Having reported, on Friday, Polity’s confirmation that Madagascar is no longer a democracy, the issue is the whether the transition process is back on track. Recall that the coup occurred in February 2009. So, a considerable amount of time has passed since then.
Anyway, last week a ‘national conference’ was held. There were over 4,000 attendees, which was a greater-than-expected number. That said, the conference was not sanctioned by a number of the ‘opposition’ forces, including those of former presidents, Marc Ravalomanana and Didier Ratsiraka. Given Ravalomanana was recently condemned by a Madagascan court to hard labour for life as a penalty for his role in the 7 February 2009 shootings of demonstrators, it is hardly surprising that he refused to attend. Ravalomanana denounces the verdict as political and, to say the least, it scarcely helps the likelihood of a consensual transition process. It should also be noted that the international mediator, former president of Mozambique, Joaquim Chissano, distanced himself from the conference.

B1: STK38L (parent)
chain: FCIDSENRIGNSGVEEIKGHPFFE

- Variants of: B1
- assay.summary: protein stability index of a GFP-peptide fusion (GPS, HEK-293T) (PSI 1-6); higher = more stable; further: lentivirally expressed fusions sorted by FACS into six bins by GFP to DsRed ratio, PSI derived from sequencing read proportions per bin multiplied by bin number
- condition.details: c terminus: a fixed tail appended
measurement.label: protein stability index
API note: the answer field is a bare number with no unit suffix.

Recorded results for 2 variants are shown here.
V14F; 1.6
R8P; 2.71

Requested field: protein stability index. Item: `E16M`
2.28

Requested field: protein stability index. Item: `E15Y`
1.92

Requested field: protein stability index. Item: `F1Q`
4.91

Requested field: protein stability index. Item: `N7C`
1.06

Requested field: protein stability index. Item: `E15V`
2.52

The conference adopted a number of resolutions, among which, Madagascar Tribune reports, was that the new Republic, the Fourth Republic, should have a mixed constitution, between presidentialism and parliamentarism. This confirms the idea that when the transition does occur Madagascar will have a semi-presidential constitution.
Generally, the conference reaffirmed that elections should take place next year. The big question, though, is whether they will be free and fair. As things stand, it is hard to escape the conclusion that the transition is still being controlled by Andry Rajoelina, the leader of the coup, who, with his supporters, will be best placed to benefit from the electoral process.